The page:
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We definitely found it helpful to get the DGP tests run for follow-up, as well as tTG. It was hard to convince my daughter's GI to order them, even after showing him the Univ. of Chicago recommendation. Both tests together really provided valuable information, though. Her tTG was still coming in as a "weak positive" after a year and a half with an extremely strict diet (almost everything cooked from scratch at home in a gluten-free house or from a dedicated gluten-free facility, no restaurants, all toiletries checked, new kitchen equipment, etc.). It had been a high positive at diagnosis, so there was a huge improvement - but still, the tTG hadn't fallen all the way and we couldn't figure out why.

 

Anyhow, the DGP tests (which had also been very high at diagnosis) were squarely negative. Since those tests are believed to rise and fall more quickly than tTG, this convinced us that indeed there was no gluten sneaking into her diet, and the lingering "weak positive" tTG needed further investigation. This led her doctor to order thorough thyroid tests to see if something else was going on. We don't have those results yet, but regardless of the outcome it's good that he's investigating.

 

Even if you didn't have the DPG tests run before, having them in addition to tTG now could be useful if the tTG isn't totally back to normal and you're trying to figure out whether it's from cc or possibly some other cause.


Daughter: Positive tTG-IgA, DGP-IgA, and DGP-IgG. Celiac confirmed by biopsy in June 2013, at age four. Clear gastrointestinal, behavioral, and neurological/sensory symptoms since very early infancy, even when exclusively breastfeeding.

Me: Diagnosed by GI with "presumed celiac" based on health history, celiac in family, and resolution of fat malabsorption and many other symptoms on gluten-free diet. Long history of eczema, chronic diarrhea, steatorrhea, ataxia, peripheral neuropathy, infertility, chronic insomnia, low cholesterol, vitamin deficiencies, and joint pain. Negative celiac tests after 15 years gluten-light and then a brief but awful gluten challenge. 

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I did not ask for follow-up testing because I had been living with my gluten-free husband for over a decade. I knew the gluten-free drill and any mishaps affect two people now. I did ask for CBC panel with Ferritin since anemia was my only symptom at the time of my diagnosis (resolved in six months). For most folks, I think a follow-up celiac panel is a must!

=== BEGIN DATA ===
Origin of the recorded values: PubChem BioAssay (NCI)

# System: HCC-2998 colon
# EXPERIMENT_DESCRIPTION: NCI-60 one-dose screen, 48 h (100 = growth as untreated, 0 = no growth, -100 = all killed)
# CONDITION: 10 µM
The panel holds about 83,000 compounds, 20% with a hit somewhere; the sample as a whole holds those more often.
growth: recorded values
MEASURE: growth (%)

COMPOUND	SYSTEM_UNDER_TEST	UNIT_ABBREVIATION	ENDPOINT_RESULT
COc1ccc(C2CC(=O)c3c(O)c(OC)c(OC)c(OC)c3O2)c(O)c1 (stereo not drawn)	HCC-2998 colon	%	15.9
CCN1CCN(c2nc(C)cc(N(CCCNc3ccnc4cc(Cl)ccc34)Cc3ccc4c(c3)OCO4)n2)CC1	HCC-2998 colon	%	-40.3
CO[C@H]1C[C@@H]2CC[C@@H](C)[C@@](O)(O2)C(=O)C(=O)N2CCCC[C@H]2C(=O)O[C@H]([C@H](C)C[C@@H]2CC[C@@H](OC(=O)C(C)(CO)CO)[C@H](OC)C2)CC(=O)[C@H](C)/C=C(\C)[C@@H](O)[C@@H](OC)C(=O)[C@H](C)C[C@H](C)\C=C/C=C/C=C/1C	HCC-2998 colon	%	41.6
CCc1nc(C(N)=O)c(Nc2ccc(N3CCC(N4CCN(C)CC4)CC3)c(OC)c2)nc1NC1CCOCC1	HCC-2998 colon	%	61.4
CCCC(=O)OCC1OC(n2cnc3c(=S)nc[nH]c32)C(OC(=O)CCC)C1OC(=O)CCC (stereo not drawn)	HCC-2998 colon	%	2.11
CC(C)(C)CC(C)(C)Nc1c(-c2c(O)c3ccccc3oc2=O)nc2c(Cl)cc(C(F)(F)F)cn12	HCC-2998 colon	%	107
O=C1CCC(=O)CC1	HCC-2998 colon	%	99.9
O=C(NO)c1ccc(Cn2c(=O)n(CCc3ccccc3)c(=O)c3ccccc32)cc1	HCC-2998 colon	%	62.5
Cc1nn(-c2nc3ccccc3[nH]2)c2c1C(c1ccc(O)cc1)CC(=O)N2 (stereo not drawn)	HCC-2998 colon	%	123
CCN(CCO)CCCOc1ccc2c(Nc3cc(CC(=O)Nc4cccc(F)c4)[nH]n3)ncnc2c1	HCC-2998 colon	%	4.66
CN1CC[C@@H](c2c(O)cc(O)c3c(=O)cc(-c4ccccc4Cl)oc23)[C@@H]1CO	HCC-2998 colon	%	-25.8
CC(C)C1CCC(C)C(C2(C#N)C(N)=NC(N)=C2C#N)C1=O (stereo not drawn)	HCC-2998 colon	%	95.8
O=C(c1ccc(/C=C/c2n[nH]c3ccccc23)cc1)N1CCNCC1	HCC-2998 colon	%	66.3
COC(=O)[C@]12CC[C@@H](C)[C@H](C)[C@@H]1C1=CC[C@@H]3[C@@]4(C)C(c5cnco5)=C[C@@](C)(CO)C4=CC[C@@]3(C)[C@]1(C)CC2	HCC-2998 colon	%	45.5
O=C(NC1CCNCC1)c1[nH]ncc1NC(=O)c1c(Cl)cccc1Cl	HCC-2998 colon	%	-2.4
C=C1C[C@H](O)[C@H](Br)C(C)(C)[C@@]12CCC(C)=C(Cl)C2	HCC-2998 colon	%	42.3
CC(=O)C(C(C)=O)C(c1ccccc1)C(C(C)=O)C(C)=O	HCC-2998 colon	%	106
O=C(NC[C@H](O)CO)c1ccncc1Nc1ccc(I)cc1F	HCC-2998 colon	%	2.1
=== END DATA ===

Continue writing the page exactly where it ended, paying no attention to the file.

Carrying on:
Non-functioning Gall bladder Removal Surgery 2005

Diagnosed via Blood Test and Endoscopy: March 2013

Hashimoto's Thyroiditis -- Stable 2014

Anemia -- Resolved

Fractures (vertebrae): June 2013

Osteopenia/osteoporosis -- June 2013

Allergies and Food Intolerances

Diabetes -- January 2014

Celiac.com - Celiac Disease Board Moderator

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Actually my doctor told me the same - unless I was having problems I did not need an "official" yearly check.  That said, I was seeing her about every three or four months anyway as my vitamin level were off.  Had a lot of trouble with iron and B12.  Given all of that, yes, I would go ahead a get a yearly check.

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My gi agrees with kareng's doctor mostly. I have a gluten blood test ev 6 mos. and I'm in my second year of being gluten free (the first year was on again-off again diagnosis so a new dr. was in order).  In addition, I had a second endoscopy a year later, and he recommends a repeat ev 3 yrs.  I think the gluten test will become less often, but I had some other issues to deal with, so he checks it every time. He was going to run a nutrient level test, but my gp had already done this so he was able pull up the results.  My gp reruns nutrients levels ev year unless I call with a problem, and she automatically orders one since I had calcium and iron problems.